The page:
[6 February 2008]
PopMatters Associate Music Editor
On her 2006 album, Now You’re Gonna Be Loved, Austin-based singer Jessie Lee Miller proved she had perfected the poised pose and pitch of mid-1950s western-swing. So faithful was her sound that she inevitably drew comparisons to Patsy Cline.
On Waiting, Miller again recalls the stars of country’s golden era, but this time she widens her stylistic palette to include rhythm and blues, big band jazz, rockabilly, and even a few little touches of Tejano, as well. Perhaps as a result of her decision to self-produce this album, her voice, too, is more varied. Though still possessing that depth, strength, and haunting quality associated most closely in popular consciousness with Cline, there is clear evidence of Miller’s other probable vocal influences. Texas Ruby springs to mind on several tracks, as do country pioneer Jean Shepard, honky-tonk hell-raiser Charline Arthur, and hillbilly queen Rose Maddox. Whether she’s the sultry chanteuse or the feisty firecracker, it’s obvious that Jessie Lee Miller knows her musical history.
Waiting opens with “People Fall in Love Like That”, a George Carver (The Modern Agriculture) tune cautioning people to be on guard for love at first sight that could just as easily apply to this album which may cause instant feelings of affection—love at first listen, perhaps.
“Good Lookin’ No Good” is a straight up rockabilly barn-burner originally by Sarah Brown of the Lucky Tomblin Band. Featuring the white-hot honky-tonk piano of Floyd Domino and true-blue twang of Rick McRae, this track is the standout. Miller is all sass and spark, like she’s channeling Wanda Jackson and Lorrie Collins simultaneously. Giving a playboy his walking papers never sounded so satisfying!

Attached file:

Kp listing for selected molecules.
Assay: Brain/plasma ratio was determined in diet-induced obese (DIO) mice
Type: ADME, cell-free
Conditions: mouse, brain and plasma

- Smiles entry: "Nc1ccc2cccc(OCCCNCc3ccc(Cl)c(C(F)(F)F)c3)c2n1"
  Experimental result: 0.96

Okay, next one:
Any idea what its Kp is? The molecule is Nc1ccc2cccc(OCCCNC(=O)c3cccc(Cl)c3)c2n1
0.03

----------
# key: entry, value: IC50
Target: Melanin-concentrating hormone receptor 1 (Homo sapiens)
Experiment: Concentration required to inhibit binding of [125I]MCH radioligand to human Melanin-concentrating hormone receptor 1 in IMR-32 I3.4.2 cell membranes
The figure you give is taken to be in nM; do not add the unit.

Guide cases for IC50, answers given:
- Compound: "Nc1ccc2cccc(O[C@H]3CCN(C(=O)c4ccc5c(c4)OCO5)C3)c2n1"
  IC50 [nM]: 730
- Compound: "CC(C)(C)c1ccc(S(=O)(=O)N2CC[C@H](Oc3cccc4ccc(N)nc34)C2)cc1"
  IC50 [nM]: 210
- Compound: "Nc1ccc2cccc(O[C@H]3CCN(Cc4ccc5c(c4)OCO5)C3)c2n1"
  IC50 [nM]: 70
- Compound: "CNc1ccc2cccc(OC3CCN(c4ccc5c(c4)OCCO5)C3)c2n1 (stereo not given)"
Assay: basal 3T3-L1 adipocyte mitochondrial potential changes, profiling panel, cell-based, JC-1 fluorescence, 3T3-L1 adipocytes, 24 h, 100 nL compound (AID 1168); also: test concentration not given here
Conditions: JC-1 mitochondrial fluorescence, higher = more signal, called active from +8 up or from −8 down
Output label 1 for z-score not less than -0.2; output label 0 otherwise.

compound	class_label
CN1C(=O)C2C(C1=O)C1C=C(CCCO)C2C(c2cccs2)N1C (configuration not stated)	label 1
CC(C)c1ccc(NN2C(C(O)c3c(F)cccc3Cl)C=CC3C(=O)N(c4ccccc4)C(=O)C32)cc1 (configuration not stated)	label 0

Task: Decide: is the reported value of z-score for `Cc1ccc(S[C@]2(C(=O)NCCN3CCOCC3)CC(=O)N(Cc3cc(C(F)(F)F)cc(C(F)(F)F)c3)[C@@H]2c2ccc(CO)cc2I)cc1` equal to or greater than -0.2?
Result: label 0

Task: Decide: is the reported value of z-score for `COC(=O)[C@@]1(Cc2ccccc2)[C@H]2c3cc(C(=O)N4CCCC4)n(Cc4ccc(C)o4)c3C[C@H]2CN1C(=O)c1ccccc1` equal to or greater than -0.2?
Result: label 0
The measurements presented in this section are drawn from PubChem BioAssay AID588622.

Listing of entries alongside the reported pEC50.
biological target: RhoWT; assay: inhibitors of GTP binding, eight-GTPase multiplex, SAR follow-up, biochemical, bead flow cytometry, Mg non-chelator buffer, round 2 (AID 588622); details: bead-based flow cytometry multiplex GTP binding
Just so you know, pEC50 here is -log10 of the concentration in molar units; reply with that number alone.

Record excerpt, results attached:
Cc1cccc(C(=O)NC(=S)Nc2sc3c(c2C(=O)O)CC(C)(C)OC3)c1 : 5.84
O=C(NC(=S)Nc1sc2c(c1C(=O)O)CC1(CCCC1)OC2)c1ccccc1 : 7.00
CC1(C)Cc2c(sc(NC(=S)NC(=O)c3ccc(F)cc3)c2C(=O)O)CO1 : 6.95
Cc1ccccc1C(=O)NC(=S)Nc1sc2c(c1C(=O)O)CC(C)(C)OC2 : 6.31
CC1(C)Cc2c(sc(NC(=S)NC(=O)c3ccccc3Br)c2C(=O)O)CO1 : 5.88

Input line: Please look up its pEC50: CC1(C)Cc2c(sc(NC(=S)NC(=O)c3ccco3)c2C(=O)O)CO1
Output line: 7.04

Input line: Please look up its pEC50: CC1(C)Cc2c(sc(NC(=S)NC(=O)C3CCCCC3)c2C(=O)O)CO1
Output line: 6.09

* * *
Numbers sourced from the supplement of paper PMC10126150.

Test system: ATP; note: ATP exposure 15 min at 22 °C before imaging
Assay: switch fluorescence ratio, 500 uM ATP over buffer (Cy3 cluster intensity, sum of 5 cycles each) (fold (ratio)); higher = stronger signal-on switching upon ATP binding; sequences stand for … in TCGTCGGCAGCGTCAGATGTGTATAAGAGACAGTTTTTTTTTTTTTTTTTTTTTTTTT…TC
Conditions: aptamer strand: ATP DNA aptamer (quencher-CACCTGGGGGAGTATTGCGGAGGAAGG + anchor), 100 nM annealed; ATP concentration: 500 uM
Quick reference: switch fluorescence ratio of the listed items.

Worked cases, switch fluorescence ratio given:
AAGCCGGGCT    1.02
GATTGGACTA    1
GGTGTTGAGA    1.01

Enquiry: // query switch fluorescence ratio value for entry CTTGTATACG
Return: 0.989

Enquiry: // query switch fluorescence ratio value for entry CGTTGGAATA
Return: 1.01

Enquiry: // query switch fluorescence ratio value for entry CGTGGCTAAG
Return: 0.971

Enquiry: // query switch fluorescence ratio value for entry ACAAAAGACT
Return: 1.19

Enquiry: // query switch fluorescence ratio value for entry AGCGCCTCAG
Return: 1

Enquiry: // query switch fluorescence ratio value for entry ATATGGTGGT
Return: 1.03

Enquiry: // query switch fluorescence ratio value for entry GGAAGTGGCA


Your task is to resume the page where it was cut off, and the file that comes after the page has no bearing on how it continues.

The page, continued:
“Always October,” “Runaround”, and, most notably, the title track fall seamlessly back into the torch songs and troubled hearts territory. Tales of loss entwine with mournful fiddle (Erik Hokkanen), somber guitars (courtesy of Olivier Giraud, Rick McRae, Will Indian and Cindy Cashdollar depending on the track) and—to heart-wrenching effect—a forlorn clarinet (Stanley Smith).
“Loved By You” features lively Tejano trumpet (Rick White) and irresistibly flirtatious, if simple, refrain: “I wanna be loved by you / From my head to my heart / I wanna be touched by you / Don’t tear us apart”. “I’m Yours, You’re Mine”, with its optimistic outlook on love and a not-so-subtle nod to Buddy Holly, is another standout. It was written by Sean Mencher, late of rockabilly greats High Noon (Mencher also produced Miller’s first CD.), and it provides a catchy counterpoint to the slow-burning heartache found elsewhere on the album.
“If You Asked a Million Times”, “Insincere Words”, and “I Think I’ll Let Myself” again return to that at which Miller excels, evoking and embracing the alone and lovelorn. Hers is the voice of the woman at the other end of the smoky bar, at the end of the night. She can take you or leave you, and she’ll likely do both, because that’s all she knows.
“When You Said Hello” breaks up the bar room gloom with its buoyancy, at least instrumentally. It still features the hallmark heartbreak lyric, but the gallop of the guitars and high-spirited fiddling make it difficult even to imagine an empty dance floor. “Shameless Tomorrow” brings the rhythm section to the forefront in a classic locomotive shuffle, complete with devil-to-pay lyrical warnings.
Waiting closes with “Hard to Admit”, a walking bass, jazz brushes, and swing guitar number that finds Miller back in honky-tonk-angel-meets-smoldering-seductress mode. It’s a heady mix, and it’s the perfect way to close the album. As the music fades, Miller’s voice drops to whisper, hushed and haunting as it recedes. She leaves you waiting … wanting more.